Jerry Brito, the Executive Director of Coin Center, addressed the cryptocurrency community on January 2, 2024, with a critical update on a new law affecting crypto transactions.

Brito is the Executive Director of Coin Center, a leading non-profit research and advocacy center focused on public policy issues facing cryptocurrency and decentralized computing technologies like Bitcoin and Ethereum. Brito has been a prominent figure in the field of cryptocurrency policy and regulation. He has played a key role in educating policymakers about crypto technologies and advocating for sensible regulatory approaches that would allow for innovation in this space while also addressing potential risks.

Coin Center is a non-profit research and advocacy organization based in Washington, D.C., that focuses on public policy issues related to cryptocurrencies and decentralized computing technologies like Bitcoin and Ethereum. Its mission is to build a better understanding of these technologies and to promote a regulatory climate that preserves the freedom to innovate using permissionless blockchain technologies.

In a blog post published on 2 January 2024, Brito outlines this legislation’s complexities and potential legal pitfalls, emphasizing its practical challenges and constitutional concerns.

Overview of the New Law

The Infrastructure Investment and Jobs Act, passed in November 2021, introduced a provision amending the Tax Code. This law, effective from January 1, 2024, mandates anyone receiving $10,000 or more in cryptocurrency as part of their business to report the transaction to the IRS. The report must include the sender’s personal details, the transaction amount, and its nature. Failure to report within 15 days could result in felony charges.

Immediate Operational Status

Brito notes that this law is self-executing, requiring no further regulatory action for enforcement. It became operational upon enactment, making all Americans subject to its terms from the start of 2024.

Coin Center’s Legal Challenge

Brito mentions that Coin Center filed a lawsuit against the Treasury Department in June 2022, contesting the law’s constitutionality. However, the case remains unresolved, leaving the reporting requirement in effect. Brito says that while Department of Justice lawyers have suggested the law might not be enforceable until further regulations are issued, the IRS has not confirmed this, and the statute is currently active.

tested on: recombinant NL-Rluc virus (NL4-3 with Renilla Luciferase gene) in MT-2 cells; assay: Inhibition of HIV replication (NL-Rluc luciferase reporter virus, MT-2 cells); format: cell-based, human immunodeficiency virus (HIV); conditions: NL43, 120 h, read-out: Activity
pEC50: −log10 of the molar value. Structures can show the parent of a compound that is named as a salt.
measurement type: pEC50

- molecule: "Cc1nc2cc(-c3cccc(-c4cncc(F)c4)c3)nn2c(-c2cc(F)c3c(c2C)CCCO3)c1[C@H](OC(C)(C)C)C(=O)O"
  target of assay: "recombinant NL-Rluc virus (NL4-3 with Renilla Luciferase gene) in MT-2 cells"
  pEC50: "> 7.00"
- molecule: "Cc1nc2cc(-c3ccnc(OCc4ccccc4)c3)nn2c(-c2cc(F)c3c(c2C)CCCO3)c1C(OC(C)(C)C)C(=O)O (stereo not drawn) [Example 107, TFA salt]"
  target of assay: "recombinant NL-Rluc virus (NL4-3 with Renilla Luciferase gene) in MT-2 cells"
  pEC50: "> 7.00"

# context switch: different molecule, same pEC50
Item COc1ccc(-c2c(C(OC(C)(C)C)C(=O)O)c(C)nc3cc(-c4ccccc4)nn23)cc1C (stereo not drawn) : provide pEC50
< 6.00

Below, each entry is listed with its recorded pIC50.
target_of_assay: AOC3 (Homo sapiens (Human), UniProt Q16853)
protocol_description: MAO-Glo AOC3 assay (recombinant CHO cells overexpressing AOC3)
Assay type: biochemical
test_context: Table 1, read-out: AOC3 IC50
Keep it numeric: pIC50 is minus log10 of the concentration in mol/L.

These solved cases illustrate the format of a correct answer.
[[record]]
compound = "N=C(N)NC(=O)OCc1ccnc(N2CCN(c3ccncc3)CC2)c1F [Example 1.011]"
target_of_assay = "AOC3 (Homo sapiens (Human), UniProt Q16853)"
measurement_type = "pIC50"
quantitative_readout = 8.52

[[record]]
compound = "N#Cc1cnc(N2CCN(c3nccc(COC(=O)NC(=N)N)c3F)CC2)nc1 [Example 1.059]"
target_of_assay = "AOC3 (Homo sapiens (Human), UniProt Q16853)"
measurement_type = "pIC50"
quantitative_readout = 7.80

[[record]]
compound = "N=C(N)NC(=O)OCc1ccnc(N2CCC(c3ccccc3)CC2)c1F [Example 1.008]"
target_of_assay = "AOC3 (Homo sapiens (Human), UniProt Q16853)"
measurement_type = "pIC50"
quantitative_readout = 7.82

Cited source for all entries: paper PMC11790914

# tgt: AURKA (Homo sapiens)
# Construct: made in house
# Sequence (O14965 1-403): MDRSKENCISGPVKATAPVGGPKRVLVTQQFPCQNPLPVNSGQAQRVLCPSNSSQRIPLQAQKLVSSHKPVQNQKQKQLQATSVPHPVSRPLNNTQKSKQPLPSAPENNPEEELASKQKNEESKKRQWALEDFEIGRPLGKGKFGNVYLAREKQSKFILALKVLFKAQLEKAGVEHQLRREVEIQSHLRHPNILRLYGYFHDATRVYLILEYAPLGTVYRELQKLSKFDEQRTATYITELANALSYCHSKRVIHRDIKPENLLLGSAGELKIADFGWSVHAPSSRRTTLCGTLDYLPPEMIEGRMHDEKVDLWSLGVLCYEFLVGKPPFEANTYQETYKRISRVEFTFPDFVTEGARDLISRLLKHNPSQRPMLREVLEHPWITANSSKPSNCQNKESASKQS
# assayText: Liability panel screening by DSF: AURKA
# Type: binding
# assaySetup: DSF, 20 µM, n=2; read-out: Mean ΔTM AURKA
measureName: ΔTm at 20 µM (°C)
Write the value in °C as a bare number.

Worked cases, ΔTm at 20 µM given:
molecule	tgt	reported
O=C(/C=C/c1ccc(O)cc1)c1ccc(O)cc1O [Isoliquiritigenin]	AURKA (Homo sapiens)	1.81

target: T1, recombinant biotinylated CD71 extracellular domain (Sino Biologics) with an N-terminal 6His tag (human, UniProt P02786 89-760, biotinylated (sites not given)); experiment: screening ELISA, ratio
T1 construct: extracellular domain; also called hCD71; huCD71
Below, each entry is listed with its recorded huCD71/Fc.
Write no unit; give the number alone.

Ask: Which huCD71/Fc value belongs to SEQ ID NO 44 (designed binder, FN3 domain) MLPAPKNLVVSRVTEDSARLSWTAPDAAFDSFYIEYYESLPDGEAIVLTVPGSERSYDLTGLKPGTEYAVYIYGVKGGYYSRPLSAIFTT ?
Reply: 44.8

Compliance Difficulties

Brito highlights several practical issues in complying with the law. For instance, it’s unclear whose details miners or validators should report when receiving block rewards over $10,000. The law also lacks clarity on reporting requirements for decentralized crypto exchanges and the valuation standard for cryptocurrencies.

Uncertainty in the Reporting Process

Brito points out that the law stipulates reporting “in such form as the Secretary [of the Treasury] may prescribe,” yet no specific guidance for cryptocurrency has been issued. He notes that, currently, Form 8300 is used for cash transactions, but its applicability to cryptocurrencies remains unclear, especially since FinCEN, which also receives these forms, has no authority over cryptocurrency transactions.

Potential IRS Action and Compliance Challenges

Brito says the lack of clear guidance from the IRS leaves recipients of large cryptocurrency amounts in a difficult position, potentially leading them to notify the IRS in various ways to demonstrate compliance. He expresses concern about how Coin Center itself would comply, especially in cases of anonymous donations.

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